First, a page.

The need for long-term care to swarm the nation's capital

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Elizabeth Newman
Elizabeth Newman

To be a Texas nursing home provider is not for the faint of heart. I learned that firsthand this week.

Texas ranks 49th nationally in its Medicaid reimbursement (only Illinois has worse rates). While Texas facilities are looking at a Medicaid increase of 2% in 2014 and a 4% increase in 2015, most homes are still reeling from a 3% Medicaid cut a few years ago. Texas also has various facilities in rural areas that have been hit particularly hard, notes Texas Health Care Association president Tim Graves.

He is concerned, and with good cause.

“In Texas we have 1,100 nursing homes all over the state, and we have a number of rural areas. Many of those have high Medicaid ratios, and those are the ones I'm concerned about,” Graves told me between lawmaker visits. “The last two, three, four nursing homes that closed were in rural areas, and many times they were the biggest player in town in terms of the economy.”

The state has 147 rural facilities, with a third of them having 70% to 75% of their residents on Medicaid. Another 26 are in the 75% to 80% range and the rest — or slightly more than half of the rural facilities — bear even higher Medicaid census levels.

While Texas has specific challenges, it is united with other state provider associations and the American Health Care Association in promoting legislation such as HR 1179, said Ana Pico, the divisional vice president at Fundamental Clinical and Operational Services. That's the bill that means any time the senior spent in a hospital, either as an inpatient or under observation, would count toward Medicare's three-day stay requirement.

Pico and Graves joined their counterparts from other states in attending meetings with congressmen and staff on Capitol Hill this week during the AHCA Congressional Briefing to push long-term care providers' interests.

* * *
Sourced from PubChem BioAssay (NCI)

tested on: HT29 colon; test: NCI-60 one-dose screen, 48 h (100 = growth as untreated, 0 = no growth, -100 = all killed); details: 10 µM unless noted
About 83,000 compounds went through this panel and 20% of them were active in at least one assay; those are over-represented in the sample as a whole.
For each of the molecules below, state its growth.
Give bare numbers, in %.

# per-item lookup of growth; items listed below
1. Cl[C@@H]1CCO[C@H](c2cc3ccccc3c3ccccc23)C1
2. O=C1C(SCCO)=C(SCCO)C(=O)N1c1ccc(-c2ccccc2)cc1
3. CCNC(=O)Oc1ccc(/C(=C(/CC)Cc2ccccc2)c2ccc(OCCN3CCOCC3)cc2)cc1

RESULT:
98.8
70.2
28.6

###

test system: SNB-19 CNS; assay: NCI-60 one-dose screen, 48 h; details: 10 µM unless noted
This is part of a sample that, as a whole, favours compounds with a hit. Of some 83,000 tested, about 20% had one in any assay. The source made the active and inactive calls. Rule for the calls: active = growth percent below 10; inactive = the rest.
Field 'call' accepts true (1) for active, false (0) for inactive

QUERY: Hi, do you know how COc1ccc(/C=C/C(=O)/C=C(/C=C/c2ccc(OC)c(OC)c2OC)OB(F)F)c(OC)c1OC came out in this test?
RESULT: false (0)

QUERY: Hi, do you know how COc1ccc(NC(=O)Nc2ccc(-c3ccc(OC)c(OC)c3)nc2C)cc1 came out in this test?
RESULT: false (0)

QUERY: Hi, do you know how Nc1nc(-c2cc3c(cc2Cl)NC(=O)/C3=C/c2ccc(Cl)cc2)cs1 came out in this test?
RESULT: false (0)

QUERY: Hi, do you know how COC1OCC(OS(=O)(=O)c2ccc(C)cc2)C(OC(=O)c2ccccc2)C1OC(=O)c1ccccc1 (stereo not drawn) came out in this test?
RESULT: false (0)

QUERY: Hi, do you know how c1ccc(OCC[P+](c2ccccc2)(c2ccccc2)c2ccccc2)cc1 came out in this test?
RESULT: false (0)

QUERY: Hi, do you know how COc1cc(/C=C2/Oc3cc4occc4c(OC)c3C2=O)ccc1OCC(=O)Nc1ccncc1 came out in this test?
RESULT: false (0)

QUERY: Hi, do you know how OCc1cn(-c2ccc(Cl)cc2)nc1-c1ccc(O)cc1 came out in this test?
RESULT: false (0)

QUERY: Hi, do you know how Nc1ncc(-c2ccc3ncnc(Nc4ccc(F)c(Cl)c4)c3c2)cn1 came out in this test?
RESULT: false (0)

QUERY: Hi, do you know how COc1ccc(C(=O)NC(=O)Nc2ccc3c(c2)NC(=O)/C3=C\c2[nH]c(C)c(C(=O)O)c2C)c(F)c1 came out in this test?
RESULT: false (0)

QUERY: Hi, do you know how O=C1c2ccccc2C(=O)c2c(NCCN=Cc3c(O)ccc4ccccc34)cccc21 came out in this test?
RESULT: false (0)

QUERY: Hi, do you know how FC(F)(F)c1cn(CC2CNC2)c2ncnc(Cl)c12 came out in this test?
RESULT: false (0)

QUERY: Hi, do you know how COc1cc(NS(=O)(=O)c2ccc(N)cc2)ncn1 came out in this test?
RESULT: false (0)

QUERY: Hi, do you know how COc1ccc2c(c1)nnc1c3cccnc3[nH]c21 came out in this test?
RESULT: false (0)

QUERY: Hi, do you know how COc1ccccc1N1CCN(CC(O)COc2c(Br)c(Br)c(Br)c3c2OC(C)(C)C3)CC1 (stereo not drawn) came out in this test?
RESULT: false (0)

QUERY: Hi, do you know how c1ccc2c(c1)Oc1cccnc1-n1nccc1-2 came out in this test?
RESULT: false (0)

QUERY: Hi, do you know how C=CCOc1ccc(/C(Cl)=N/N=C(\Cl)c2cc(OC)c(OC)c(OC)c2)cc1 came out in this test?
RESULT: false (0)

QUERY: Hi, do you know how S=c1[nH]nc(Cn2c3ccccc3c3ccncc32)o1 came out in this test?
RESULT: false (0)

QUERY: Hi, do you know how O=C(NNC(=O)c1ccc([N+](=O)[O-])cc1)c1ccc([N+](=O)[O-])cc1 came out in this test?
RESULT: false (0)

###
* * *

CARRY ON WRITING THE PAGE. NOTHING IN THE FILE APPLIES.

“We need to resolve this whole issue of observation days,” Pico said, referring to HR 1179. She noted how seniors can find themselves owing thousands of dollars to skilled nursing facilities because they incorrectly thought Medicare covered them after their initial hospital visit — which might have been deceivingly coded as “observation stay” instead of giving them inpatient status. “The whole scenario is preventing the elderly from accessing their Medicare benefits.”

Everyone involved in lobbying agrees that having providers like Pico talk with legislators about the good work in their facilities, such as quality initiatives and resident stories, makes a difference.

But there's a need for even more providers — from Texas and beyond — to attend the congressional meetings, organizers emphasize. It's no secret that it's more difficult for rural or independent Texas owners to make it up to the District of Columbia, and I am sympathetic to the administrator who doesn't want to shell out hundreds of dollars just to spend hours driving to an airport that then still requires two flights to D.C.

Yet House Majority Whip Kevin McCarthy (R-CA) wisely told an AHCA gathering on Monday that the best use of time is to “make it local.” That means the best meetings are the ones where an owner or administrator can say, “Let me tell you about Mrs. Jones here.” Or to remind the congressman that when the administrator's rural nursing home closes, not only will seniors be at loose ends, but that a major employer in town will be gone.

These visits are short, and the corridors of power can be intimidating, not to mention uncomfortably humid given the climate. But be clear about one thing: They matter, to people who matter.

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McKnight's Daily Editors' Notes features commentary on the latest in long-term care news and issues. Entries are written by Editorial Director John O'Connor, Editor James M. Berklan, Senior Editor Elizabeth Newman and Staff Writer Emily Mongan.

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